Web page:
I could begin this story enumerating all the reasons people told us not to buy goats.
They’re always trying to escape. They smell. They’ll jump on your car and wreck it.
“Goats get up in the morning thinking of new ways to make your life miserable,” said our friend Gini, an old hand at farmsteading.
But I don’t think anyone could have predicted that the seven-month-old boy goat we brought home wouldn’t last five minutes before he darted under a fence and disappeared. When weeks passed with no sign of him, we just assumed our goat was gone for good.
I should say at the outset that my wife had always resisted the idea of goats. She took those warnings to heart. But a number of hedgerows on the property we bought in Upstate New York were wild with weeds and brambles. Although I’d never owned goats before,, I thought they’d be just the thing to get our hedgerows under control.
And while we’re at it, a small sideline business in goat meat might not be a bad idea. Did you know goat is the most popular meat in the world? With visions of my own goat herd dancing in my head, I found two female Kiko goats–a breed originally from New Zealand–for sale by a nearby breeder who was reducing his flock. Dolly, the dam, and Tanner, her young daughter, completely defied all the nasty descriptions we’d heard. I built an enclosure for them with portable electric netting and it didn’t matter if the fence was turned on or not: They had no interest in escaping. In fact, they came running when I called their names and ate grain out of my hand. They followed right along when I led them on a leash to graze those hedgerows. Two more cooperative goats you couldn’t have asked for.
Hey, I thought. This goat business is a cinch. The only thing missing was a male to help make baby goats. Our females might be perfect, but they were not self-fertilizing.
Although it was late in the season, I found another Kiko breeder who had one young buckling left to sell, about an hour-and-a-half from us south of Albany. The breeder assured us the goat we called Tigger would do just fine behind our electric fencing. So after a bit of a struggle–putting a collar and leash on him, then grabbing Tigger by the horns–we loaded him into the back of our pickup and sped home.
I backed the truck up to the goat enclosure and confidently lowered the tailgate. I couldn’t wait to see our boy grazing in his new home. But with a wild look in his eyes, the buckling leaped to the ground and took off running. “I have to get the leash,” cried my 13-year-old daughter as she trotted after him. Next thing we knew, Tigger had slipped under the bottom wire of our new high-tension perimeter fence and vanished from sight.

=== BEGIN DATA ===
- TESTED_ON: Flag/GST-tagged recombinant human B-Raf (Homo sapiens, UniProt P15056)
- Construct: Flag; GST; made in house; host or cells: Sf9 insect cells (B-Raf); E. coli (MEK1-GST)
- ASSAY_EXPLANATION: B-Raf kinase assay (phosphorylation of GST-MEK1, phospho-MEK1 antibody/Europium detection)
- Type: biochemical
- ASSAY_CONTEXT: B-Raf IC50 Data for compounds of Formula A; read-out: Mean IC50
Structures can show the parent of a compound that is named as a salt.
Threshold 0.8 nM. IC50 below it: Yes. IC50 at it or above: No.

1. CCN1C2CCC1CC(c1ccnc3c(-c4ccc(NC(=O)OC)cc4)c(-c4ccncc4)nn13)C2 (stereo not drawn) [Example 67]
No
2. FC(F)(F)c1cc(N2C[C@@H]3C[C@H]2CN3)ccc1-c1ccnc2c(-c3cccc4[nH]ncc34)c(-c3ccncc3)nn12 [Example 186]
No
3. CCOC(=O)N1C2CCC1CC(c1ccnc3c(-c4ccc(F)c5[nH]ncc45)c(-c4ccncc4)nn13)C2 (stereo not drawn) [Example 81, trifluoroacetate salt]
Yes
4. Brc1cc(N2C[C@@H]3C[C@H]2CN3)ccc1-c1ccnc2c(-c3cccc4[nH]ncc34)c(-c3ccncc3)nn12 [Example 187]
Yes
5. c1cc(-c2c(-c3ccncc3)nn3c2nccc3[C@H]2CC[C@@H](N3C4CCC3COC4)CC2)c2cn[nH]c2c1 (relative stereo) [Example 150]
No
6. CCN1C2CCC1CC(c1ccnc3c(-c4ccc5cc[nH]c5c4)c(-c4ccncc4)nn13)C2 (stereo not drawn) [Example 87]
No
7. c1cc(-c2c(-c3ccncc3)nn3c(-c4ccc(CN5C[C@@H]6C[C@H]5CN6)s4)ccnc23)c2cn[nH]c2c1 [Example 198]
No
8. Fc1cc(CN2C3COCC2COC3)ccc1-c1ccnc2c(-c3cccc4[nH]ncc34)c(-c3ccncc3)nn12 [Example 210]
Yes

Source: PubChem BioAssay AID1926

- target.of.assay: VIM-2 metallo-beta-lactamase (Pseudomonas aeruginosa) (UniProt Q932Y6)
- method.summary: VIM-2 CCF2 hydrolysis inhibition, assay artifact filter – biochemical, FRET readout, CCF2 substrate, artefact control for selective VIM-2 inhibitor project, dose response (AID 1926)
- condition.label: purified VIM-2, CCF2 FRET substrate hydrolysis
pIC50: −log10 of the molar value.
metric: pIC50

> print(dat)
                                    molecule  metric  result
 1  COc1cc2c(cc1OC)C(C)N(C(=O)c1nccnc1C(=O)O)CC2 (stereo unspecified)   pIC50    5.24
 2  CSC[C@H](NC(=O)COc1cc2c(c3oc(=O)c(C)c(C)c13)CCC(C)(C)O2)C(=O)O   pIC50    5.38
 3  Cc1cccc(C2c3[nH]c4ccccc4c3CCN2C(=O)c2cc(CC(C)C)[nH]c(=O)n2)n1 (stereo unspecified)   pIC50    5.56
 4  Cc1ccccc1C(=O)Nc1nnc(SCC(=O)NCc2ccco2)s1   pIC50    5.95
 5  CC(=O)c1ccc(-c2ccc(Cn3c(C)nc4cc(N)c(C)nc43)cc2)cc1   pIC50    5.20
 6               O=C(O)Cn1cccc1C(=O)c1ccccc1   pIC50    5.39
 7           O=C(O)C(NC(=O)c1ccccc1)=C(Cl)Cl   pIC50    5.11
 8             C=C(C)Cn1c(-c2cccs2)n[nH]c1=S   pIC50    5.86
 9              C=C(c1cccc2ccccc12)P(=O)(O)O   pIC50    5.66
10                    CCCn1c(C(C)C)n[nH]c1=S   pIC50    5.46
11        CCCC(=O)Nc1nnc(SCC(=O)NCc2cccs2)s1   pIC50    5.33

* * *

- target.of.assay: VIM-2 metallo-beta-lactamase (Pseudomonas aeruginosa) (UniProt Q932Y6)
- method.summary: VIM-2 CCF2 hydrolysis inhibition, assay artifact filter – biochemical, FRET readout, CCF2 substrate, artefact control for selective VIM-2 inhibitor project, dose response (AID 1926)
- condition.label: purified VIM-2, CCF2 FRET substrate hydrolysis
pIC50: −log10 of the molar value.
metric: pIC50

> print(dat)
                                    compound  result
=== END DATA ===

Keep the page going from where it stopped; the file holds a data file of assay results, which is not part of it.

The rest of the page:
We searched for him on foot several times. Where he made his escape is a densely wooded area, nearly impossible to walk through in some places. Every time we drove the nearby roads our eyes were peeled. Needless to say, I got an earful from my wife. We imagined the worst: He snagged his leash on something and starved to death. Coyotes ate him. As temperatures plunged below zero, he froze. We never even heard a peep out of him.
A month passed and we’d given up hope when a neighbor stopped us in the village and excitedly announced that a hunter had spotted a goat. Was there a leash? “Yes, a leash!” the neighbor exclaimed. “A leash!”
Turns out the spot where the goat sighting took place is practically adjacent to our farm. A woman living alone had died and her house was sitting vacant. We drove up the driveway and, sure enough, there was our goat, standing on the front stoop. Apparently, he’d been grazing the yard and doing just fine all on his own.
Naturally, we were elated to be reunited with our buckling. But now we faced a new problem: How do you catch a male goat who’d sooner run away at the sight of you?
We imagined ourselves in an episode of Wild Kingdom. Where’s Marlin Perkins when you need him? We researched tranquilizer guns–too expensive–as well as netting. Friends volunteered to help us lasso the goat. Others suggested erecting some kind of temporary fence around the goat while he was standing on the stoop, or using a female goat to lure him into a trailer.
While I pondered the many possible scenarios, I visited the goat regularly with a small bucket of grain. He wouldn’t come near me at first. But as the weeks passed, he let me sit next to the bucket, then touch him, then run my hands through his fur. Eventually, I had Tigger eating out of my hand.
One day while his head was deep in the bucket, I slipped a leather dog collar around his neck. I came back later in the afternoon with a length of chain hitched to the truck. Click! Once again, our buckling was looking out the back of the pickup as we drove him home. Only this time I wasn’t taking any chances. I’d built a sturdy pen out of 10-foot lengths of metal fencing. That’s where he resides today.
Tigger seems to be content enough, getting fresh hay and goat treats and lots of affection on a daily basis. And now I know what farming is about. It’s about solving little problems like catching a runaway boy goat.